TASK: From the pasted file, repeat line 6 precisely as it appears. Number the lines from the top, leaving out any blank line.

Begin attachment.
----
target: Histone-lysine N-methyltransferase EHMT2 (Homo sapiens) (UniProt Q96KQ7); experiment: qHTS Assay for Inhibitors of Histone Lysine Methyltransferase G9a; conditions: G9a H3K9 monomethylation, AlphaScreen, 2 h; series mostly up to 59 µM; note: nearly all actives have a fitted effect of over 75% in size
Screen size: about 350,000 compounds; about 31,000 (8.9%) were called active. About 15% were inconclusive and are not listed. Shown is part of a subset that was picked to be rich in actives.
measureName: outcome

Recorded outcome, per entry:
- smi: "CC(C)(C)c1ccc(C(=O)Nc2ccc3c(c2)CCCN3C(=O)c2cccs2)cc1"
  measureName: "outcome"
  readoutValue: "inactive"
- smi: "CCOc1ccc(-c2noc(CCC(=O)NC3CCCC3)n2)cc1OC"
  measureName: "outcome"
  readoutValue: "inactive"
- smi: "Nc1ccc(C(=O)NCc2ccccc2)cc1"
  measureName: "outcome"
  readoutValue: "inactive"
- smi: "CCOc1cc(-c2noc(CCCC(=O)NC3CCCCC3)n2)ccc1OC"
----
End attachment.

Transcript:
  measureName: "outcome"